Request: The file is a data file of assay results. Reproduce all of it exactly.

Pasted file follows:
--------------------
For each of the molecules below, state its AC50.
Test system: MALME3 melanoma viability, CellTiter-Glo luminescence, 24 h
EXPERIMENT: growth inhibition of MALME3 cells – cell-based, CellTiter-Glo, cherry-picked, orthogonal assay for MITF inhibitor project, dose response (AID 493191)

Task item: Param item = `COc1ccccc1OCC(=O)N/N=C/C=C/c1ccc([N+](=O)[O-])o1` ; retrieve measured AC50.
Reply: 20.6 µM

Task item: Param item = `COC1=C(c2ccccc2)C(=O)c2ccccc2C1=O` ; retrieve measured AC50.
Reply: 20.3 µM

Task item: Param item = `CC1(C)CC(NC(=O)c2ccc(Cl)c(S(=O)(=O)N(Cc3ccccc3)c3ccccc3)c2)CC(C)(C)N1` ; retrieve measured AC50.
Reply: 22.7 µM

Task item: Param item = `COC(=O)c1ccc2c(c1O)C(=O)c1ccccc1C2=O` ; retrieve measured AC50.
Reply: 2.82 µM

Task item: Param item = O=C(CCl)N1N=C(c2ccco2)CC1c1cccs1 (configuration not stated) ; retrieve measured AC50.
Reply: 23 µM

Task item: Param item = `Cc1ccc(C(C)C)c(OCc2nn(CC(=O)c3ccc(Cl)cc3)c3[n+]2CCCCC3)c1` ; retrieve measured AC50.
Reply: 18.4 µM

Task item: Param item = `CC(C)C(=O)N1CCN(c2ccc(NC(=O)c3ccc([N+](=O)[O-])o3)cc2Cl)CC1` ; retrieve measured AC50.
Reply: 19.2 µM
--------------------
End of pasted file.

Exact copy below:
For each of the molecules below, state its AC50.
Test system: MALME3 melanoma viability, CellTiter-Glo luminescence, 24 h
EXPERIMENT: growth inhibition of MALME3 cells – cell-based, CellTiter-Glo, cherry-picked, orthogonal assay for MITF inhibitor project, dose response (AID 493191)

Task item: Param item = `COc1ccccc1OCC(=O)N/N=C/C=C/c1ccc([N+](=O)[O-])o1` ; retrieve measured AC50.
Reply: 20.6 µM

Task item: Param item = `COC1=C(c2ccccc2)C(=O)c2ccccc2C1=O` ; retrieve measured AC50.
Reply: 20.3 µM

Task item: Param item = `CC1(C)CC(NC(=O)c2ccc(Cl)c(S(=O)(=O)N(Cc3ccccc3)c3ccccc3)c2)CC(C)(C)N1` ; retrieve measured AC50.
Reply: 22.7 µM

Task item: Param item = `COC(=O)c1ccc2c(c1O)C(=O)c1ccccc1C2=O` ; retrieve measured AC50.
Reply: 2.82 µM

Task item: Param item = O=C(CCl)N1N=C(c2ccco2)CC1c1cccs1 (configuration not stated) ; retrieve measured AC50.
Reply: 23 µM

Task item: Param item = `Cc1ccc(C(C)C)c(OCc2nn(CC(=O)c3ccc(Cl)cc3)c3[n+]2CCCCC3)c1` ; retrieve measured AC50.
Reply: 18.4 µM

Task item: Param item = `CC(C)C(=O)N1CCN(c2ccc(NC(=O)c3ccc([N+](=O)[O-])o3)cc2Cl)CC1` ; retrieve measured AC50.
Reply: 19.2 µM